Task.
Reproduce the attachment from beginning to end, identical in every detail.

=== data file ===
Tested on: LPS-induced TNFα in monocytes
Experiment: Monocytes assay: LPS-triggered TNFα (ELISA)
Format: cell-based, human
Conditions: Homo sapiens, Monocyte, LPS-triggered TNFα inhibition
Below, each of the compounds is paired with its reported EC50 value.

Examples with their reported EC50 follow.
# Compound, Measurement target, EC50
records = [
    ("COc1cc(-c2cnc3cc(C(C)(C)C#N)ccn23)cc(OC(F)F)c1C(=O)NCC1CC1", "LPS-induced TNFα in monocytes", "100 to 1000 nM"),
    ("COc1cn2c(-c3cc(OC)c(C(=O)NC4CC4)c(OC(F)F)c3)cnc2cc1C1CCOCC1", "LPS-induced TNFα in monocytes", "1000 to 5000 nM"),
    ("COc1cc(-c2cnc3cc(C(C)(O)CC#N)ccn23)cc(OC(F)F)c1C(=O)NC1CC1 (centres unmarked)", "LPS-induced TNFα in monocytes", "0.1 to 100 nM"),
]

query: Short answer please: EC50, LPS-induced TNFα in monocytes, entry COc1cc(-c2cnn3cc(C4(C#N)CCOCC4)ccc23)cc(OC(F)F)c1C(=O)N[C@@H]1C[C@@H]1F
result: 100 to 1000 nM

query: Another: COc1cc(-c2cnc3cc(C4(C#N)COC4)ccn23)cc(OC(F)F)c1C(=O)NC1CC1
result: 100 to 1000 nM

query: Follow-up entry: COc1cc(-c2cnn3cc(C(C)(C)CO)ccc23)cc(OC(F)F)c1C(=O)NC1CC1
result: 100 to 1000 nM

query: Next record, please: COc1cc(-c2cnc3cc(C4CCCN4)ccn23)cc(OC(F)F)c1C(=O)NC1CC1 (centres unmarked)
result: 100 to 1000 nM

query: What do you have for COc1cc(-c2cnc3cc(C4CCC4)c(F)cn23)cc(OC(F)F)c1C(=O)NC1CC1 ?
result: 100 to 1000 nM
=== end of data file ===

Tested on: LPS-induced TNFα in monocytes
Experiment: Monocytes assay: LPS-triggered TNFα (ELISA)
Format: cell-based, human
Conditions: Homo sapiens, Monocyte, LPS-triggered TNFα inhibition
Below, each of the compounds is paired with its reported EC50 value.

Examples with their reported EC50 follow.
# Compound, Measurement target, EC50
records = [
    ("COc1cc(-c2cnc3cc(C(C)(C)C#N)ccn23)cc(OC(F)F)c1C(=O)NCC1CC1", "LPS-induced TNFα in monocytes", "100 to 1000 nM"),
    ("COc1cn2c(-c3cc(OC)c(C(=O)NC4CC4)c(OC(F)F)c3)cnc2cc1C1CCOCC1", "LPS-induced TNFα in monocytes", "1000 to 5000 nM"),
    ("COc1cc(-c2cnc3cc(C(C)(O)CC#N)ccn23)cc(OC(F)F)c1C(=O)NC1CC1 (centres unmarked)", "LPS-induced TNFα in monocytes", "0.1 to 100 nM"),
]

query: Short answer please: EC50, LPS-induced TNFα in monocytes, entry COc1cc(-c2cnn3cc(C4(C#N)CCOCC4)ccc23)cc(OC(F)F)c1C(=O)N[C@@H]1C[C@@H]1F
result: 100 to 1000 nM

query: Another: COc1cc(-c2cnc3cc(C4(C#N)COC4)ccn23)cc(OC(F)F)c1C(=O)NC1CC1
result: 100 to 1000 nM

query: Follow-up entry: COc1cc(-c2cnn3cc(C(C)(C)CO)ccc23)cc(OC(F)F)c1C(=O)NC1CC1
result: 100 to 1000 nM

query: Next record, please: COc1cc(-c2cnc3cc(C4CCCN4)ccn23)cc(OC(F)F)c1C(=O)NC1CC1 (centres unmarked)
result: 100 to 1000 nM

query: What do you have for COc1cc(-c2cnc3cc(C4CCC4)c(F)cn23)cc(OC(F)F)c1C(=O)NC1CC1 ?
result: 100 to 1000 nM